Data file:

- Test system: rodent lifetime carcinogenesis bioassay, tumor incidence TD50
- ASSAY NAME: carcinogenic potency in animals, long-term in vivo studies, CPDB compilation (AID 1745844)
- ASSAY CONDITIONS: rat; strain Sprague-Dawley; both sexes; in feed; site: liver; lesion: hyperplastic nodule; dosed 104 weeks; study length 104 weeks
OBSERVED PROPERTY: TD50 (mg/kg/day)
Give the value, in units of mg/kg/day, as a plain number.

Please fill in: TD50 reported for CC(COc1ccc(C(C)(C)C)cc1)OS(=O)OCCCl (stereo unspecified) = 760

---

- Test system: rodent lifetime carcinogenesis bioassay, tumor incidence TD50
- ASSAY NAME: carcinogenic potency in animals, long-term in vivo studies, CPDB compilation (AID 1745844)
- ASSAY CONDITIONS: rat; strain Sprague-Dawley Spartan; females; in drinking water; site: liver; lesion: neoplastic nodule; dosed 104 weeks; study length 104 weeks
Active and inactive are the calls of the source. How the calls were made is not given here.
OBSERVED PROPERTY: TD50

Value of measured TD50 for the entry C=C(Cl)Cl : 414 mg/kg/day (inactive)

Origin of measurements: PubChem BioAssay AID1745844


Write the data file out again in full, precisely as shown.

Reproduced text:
- Test system: rodent lifetime carcinogenesis bioassay, tumor incidence TD50
- ASSAY NAME: carcinogenic potency in animals, long-term in vivo studies, CPDB compilation (AID 1745844)
- ASSAY CONDITIONS: rat; strain Sprague-Dawley; both sexes; in feed; site: liver; lesion: hyperplastic nodule; dosed 104 weeks; study length 104 weeks
OBSERVED PROPERTY: TD50 (mg/kg/day)
Give the value, in units of mg/kg/day, as a plain number.

Please fill in: TD50 reported for CC(COc1ccc(C(C)(C)C)cc1)OS(=O)OCCCl (stereo unspecified) = 760

---

- Test system: rodent lifetime carcinogenesis bioassay, tumor incidence TD50
- ASSAY NAME: carcinogenic potency in animals, long-term in vivo studies, CPDB compilation (AID 1745844)
- ASSAY CONDITIONS: rat; strain Sprague-Dawley Spartan; females; in drinking water; site: liver; lesion: neoplastic nodule; dosed 104 weeks; study length 104 weeks
Active and inactive are the calls of the source. How the calls were made is not given here.
OBSERVED PROPERTY: TD50

Value of measured TD50 for the entry C=C(Cl)Cl : 414 mg/kg/day (inactive)

Origin of measurements: PubChem BioAssay AID1745844